It's known that I have a deep respect for animals in general but little known is I keep a few pedigree racing pigeons. A Belgian family of exceptional racers called Van Loon. The bird pictured is a blue-bar chequer pied. His brother won a Nyngan-Canberra race of 520 km. So I have been slowly working towards a breeding program to develop a race team for the 2015 Canberra racing club season.
Six months ago I secured some white birds, some of which I discover were from an old Australian racing family bred by the late Alan Fear. Easily picked from the average bird by the narrowness of the tail. There is a short Canberra white race but the competition is limited. Anyway down the track.
Interestingly enough one of the Van Loon racers has appeared to have paired with a Fear bird. Breeding dictates some of the offspring will be white and a better bird for racing. Anyway that's the extent of my pigeon life. I find it calming being around these gentle birds and I can literally call them home from the sky after their morning fly, my birds do not free loft. Some people do but I see it as a situation that may upset neighbours and it effectively establishes a 12 hour menu of pigeon to the majestic peregrine falcon. Bit like a raptor's Maccas I suppose.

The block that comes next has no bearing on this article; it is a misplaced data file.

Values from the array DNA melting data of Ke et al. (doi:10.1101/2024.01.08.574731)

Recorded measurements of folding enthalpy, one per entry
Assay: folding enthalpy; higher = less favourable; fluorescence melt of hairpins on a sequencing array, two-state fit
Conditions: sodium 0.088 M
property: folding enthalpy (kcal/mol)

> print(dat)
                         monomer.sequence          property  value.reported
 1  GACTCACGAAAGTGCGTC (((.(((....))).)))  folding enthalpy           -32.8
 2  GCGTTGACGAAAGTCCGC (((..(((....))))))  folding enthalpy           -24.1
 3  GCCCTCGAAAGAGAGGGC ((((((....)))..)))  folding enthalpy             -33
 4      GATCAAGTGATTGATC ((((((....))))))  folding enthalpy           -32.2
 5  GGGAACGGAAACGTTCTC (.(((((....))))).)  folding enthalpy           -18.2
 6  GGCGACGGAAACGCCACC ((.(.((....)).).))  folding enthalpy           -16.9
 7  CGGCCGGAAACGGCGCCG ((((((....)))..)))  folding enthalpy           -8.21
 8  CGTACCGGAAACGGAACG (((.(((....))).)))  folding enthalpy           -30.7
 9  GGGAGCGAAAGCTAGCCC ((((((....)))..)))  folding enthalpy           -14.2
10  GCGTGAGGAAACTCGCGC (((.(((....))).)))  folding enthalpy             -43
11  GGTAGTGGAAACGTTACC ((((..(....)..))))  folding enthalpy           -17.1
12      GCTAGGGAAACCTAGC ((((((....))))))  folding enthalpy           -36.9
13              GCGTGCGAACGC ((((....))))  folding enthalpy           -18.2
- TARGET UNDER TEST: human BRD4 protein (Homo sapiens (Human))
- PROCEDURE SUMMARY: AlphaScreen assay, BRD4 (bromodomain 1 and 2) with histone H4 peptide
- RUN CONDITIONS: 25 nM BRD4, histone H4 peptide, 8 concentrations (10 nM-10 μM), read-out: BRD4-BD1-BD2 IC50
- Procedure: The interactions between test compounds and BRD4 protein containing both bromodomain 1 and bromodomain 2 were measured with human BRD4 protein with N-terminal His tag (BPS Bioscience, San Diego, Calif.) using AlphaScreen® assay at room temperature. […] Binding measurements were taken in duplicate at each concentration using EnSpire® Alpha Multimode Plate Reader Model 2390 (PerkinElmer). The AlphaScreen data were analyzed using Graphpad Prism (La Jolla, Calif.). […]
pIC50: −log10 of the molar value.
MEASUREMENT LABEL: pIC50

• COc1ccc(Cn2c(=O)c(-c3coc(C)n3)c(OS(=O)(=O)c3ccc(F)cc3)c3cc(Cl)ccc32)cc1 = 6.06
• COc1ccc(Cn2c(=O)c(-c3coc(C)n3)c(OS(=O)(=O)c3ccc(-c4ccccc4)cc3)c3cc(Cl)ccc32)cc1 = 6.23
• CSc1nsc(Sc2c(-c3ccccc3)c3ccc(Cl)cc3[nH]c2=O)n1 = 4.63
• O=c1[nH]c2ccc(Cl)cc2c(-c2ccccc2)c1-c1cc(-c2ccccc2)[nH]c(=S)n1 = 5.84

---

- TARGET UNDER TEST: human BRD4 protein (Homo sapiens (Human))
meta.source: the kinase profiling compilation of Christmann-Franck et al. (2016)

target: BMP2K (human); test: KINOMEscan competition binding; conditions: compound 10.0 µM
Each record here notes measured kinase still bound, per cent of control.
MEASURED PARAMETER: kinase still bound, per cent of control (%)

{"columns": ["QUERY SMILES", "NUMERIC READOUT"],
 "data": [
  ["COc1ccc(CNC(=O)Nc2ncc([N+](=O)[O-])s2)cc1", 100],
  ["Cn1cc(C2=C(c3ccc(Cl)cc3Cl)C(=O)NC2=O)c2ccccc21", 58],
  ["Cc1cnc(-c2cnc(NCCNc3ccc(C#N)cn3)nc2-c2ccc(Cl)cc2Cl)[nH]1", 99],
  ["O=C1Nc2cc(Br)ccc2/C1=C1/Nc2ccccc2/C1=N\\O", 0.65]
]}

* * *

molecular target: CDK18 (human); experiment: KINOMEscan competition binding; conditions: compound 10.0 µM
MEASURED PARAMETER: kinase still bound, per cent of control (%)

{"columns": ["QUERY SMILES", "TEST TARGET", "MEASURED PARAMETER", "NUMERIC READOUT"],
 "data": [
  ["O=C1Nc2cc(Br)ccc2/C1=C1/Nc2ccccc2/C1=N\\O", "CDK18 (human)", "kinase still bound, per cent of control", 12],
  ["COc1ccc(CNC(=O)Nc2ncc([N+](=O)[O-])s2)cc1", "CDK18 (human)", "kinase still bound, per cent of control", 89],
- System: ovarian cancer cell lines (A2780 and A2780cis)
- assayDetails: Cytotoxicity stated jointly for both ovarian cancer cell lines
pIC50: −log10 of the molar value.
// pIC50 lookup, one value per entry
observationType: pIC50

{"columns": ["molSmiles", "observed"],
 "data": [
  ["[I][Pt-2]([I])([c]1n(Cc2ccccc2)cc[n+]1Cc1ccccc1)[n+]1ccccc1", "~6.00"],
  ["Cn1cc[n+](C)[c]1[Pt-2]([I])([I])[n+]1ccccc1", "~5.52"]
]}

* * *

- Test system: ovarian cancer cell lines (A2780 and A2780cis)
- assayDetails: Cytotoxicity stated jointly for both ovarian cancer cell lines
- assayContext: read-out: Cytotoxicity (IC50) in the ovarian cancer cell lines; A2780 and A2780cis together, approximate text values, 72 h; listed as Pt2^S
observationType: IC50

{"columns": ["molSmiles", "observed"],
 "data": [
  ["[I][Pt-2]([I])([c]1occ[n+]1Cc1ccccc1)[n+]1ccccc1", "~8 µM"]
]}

Enter my Daughters involvement in my zen pastime. She has always helped me with the menagerie that home often is but took a shine to the seven doves that had by now homed to the loft. Being newly 18 and a bit of an entrepreneur she became keen on utilising these homing doves for ceremonial releases. I had never thought of that but have since learned that dove releases are very popular at Weddings, Funerals & event launches and that the availability in Canberra was limited and those limitations were dictated by the local operators trained stock capacity.
Daughter convinced me of the sentimental value of the service highlighting the significance of a lone dove flying skyward at the conclusion of a funeral and I got that.
It was at this stage Daughter declared that she didn't want to run around town with a dozen doves, she had visions of launching 100 from the front of Parliament House or any other venue happy to enter into a commercial arrangement. She sees a bigger picture.
That's how the breeding program came about. The fact is these doves are white homing pigeons. As such they must be secured as squeakers, a few weeks old who have not flown before so they will home to the new loft. This although ideal is not practicable because not that many people have white pigeons and those that do know the value of them. Collecting and paying for 2 birds at a time would take years to buy 100 working birds. The only other option was to breed.
As it would transpire after a bit of time on pigeon forums we located a racing pigeon breeder in SA with white racing pigeons who was breeding for his own dove release business but for whatever reason he was giving it up. We made the decision to buy 10 pairs of 2 and 3 year old stock birds. And erect a 5 metre 2 section stock loft where these birds will have 3-4 rounds of eggs. 2 eggs each time. The stock birds will produce 60 squabs a year of which the first round will achieve breeding age at 6 months and an accumulative effect progresses from there. I'll put it at 100 flyable birds in 12 months.